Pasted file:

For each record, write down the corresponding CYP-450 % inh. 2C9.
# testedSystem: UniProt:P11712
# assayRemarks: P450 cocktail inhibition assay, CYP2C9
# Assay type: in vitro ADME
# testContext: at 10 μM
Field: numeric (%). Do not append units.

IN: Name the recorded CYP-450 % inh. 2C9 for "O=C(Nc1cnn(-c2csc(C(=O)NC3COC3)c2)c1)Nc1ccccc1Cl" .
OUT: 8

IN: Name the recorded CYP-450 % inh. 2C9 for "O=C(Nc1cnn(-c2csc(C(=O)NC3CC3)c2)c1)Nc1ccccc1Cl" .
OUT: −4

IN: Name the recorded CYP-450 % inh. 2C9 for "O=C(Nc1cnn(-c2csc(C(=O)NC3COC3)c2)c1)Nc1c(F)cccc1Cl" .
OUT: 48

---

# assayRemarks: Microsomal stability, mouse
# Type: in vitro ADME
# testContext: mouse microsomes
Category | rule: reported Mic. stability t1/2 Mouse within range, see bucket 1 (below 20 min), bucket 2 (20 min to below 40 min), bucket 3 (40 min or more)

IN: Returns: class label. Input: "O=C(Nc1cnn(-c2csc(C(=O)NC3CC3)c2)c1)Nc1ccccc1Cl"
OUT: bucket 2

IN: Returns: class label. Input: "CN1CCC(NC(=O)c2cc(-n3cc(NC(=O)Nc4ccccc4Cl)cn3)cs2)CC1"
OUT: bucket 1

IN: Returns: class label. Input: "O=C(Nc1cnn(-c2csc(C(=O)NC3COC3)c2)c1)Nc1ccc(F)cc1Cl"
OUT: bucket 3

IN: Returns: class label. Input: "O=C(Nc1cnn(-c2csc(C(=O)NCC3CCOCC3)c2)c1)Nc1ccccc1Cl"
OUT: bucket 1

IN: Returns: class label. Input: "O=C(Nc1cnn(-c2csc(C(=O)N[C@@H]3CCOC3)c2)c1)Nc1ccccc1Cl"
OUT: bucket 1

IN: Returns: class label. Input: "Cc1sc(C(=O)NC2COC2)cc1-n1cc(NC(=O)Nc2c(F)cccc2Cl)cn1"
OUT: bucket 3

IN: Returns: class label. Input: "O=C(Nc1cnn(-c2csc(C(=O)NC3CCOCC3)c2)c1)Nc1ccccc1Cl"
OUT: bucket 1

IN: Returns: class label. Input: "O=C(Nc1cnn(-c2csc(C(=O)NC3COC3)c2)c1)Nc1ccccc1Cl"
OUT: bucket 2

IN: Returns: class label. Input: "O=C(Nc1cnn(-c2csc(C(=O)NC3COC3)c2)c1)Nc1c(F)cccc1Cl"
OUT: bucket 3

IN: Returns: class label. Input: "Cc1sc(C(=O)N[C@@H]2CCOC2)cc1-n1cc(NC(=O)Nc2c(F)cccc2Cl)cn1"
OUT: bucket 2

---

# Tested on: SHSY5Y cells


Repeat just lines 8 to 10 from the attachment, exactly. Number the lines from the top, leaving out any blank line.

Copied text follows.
OUT: 8

IN: Name the recorded CYP-450 % inh. 2C9 for "O=C(Nc1cnn(-c2csc(C(=O)NC3CC3)c2)c1)Nc1ccccc1Cl" .
OUT: −4